Ice caps are rapidly receding; one of America’s two political parties is actively undermining federal authority; despite new materials and additive manufacturing, most houses constructed today are built much as they were several generations ago; the pathological suburbanization of the nation continues unabated. In the face of this and more, it seems, “the center cannot hold.” Such were several of the issues that prompted Keith Krumwiede, a soon-to-be fellow at the American Academy in Rome (AAR) at the time, to argue in 2017 that if a single detached house for every family is at the core of “The American Dream,” then we need a new dream.
As U.S. institutions struggle to survive amid rapidly shifting values in an increasingly polarized body politic, revisiting Krumwiede’s call for a new American Dream from a half-decade ago opens a window onto post-pandemic issues not possible when it was first published. Dreams are nettlesome things, however, not easily dismissed for a single person, let alone the collective dreaming of 350 million. Krumwiede posits that Americans will abandon the detached single-family house, propelled toward the collective, owing to sustained rates of high unemployment, creating more “leisure time” and therefore freeing us “from the obligation to sell our labor in order to survive, [unearthing] … other forms of human association, and of course other ways of living.” For Krumwiede—who returned from Rome as the dean at San Francisco’s California College of the Arts (CCA)—these “other forms” and “ways” inexorably lead to collective living.
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A year or so prior to Krumwiede’s article (and related book), Neeraj Bhatia launched the Urban Works Agency at the CCA, with associated faculty from within the college and other North American universities. Bhatia’s studios have explored the political, formal, and spatial dynamics of housing, and he recently lectured on the topic, “Forming Life in Common,” at The Cooper Union in New York. In his virtual lecture, he used the neologism of “commoning.” By verbing the noun “common” (a space for public use), Bhatia extends the Marxist theme fundamental to Krumwiede’s earlier thesis: “’[C]ommoning entails the active participation in the mechanisms of sharing, including the shaping of rules that sustain the commons and exploring the emancipating potentials of sharing.”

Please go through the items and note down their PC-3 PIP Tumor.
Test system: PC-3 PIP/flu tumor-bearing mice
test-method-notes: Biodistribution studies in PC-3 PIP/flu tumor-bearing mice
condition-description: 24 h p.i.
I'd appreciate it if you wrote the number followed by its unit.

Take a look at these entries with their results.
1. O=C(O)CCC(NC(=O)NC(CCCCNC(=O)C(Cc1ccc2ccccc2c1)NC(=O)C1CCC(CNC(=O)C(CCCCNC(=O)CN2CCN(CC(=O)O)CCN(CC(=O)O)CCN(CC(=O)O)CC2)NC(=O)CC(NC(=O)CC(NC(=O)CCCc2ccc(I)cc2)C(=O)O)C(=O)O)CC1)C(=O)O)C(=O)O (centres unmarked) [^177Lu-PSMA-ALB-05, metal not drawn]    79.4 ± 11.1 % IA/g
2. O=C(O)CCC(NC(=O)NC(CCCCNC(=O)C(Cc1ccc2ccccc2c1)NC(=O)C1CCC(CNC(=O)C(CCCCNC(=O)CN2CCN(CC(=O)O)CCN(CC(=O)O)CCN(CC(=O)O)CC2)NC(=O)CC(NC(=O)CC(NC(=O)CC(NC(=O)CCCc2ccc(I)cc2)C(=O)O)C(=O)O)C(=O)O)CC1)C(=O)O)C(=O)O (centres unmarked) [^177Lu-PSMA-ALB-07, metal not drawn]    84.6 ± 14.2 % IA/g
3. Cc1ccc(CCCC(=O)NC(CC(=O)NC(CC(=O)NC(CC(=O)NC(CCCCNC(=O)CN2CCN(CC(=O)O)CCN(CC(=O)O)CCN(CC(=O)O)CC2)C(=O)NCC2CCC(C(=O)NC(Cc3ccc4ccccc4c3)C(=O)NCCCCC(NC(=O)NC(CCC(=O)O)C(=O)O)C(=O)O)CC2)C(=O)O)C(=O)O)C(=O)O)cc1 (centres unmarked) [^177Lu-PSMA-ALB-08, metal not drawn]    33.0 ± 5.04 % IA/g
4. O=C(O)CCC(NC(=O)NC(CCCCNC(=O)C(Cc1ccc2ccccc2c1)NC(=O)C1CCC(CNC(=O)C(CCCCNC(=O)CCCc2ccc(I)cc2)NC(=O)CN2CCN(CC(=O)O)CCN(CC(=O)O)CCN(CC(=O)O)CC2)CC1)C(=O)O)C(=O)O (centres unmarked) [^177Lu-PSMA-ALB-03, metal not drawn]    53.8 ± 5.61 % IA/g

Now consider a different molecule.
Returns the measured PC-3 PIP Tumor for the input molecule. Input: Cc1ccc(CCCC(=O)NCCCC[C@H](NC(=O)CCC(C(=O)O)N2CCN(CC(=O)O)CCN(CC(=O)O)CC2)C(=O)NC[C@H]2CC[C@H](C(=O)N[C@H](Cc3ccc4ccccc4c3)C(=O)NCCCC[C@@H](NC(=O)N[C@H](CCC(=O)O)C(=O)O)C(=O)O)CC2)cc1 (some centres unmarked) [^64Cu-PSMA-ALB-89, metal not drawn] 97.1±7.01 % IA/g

The idea of living in and around a commons, is, of course, substantially different from living in common, akin to the ancient monastic model. At times, the Urban Works Agency uses the German Baugruppen, as in “an assembly,” but the notion is the same. The question remains: How does one square the ancient, secular model centered on a commonly held space with the historically sacred model of all things held in common?
An agrarian commons stretches back at least to the Middle Ages and was part of the colonization of North America. It’s the basis of the Dutch word landskip, a shared and protected space from which the English “landscape” was derived. This notion of community in the landskip was based less on shared religion (the Roman model) than on survival in the wild. Landskip was the anti-wild. In the ancient Roman state, the combined family and gens was a virtual landskip, protection from the wild-ness within the city walls. A millennium after the fall of the empire, the landskip was protection from the wild of everything outside the city walls. The motivation for each is clear. Less so in “commoning” and the argument against private ownership and personal industry, both central to the American Dream, whether or not one buys into the whole lot.
Both Bhatia and Krumwiede seem to proffer that the best way to promote the dismantling of private land ownership and promote the general approbation of common living spaces is through architectural design. For example, it’s one thing for Pier Vittorio Aureli (whom Bhatia cites in an early project brief) to advance that he finds interior space more interesting politically because it is a miniature version of the city (a curious claim, as Leon Battista Alberti first made the analogy in 1450), and quite another to suggest that we can redesign cities by rethinking interiors.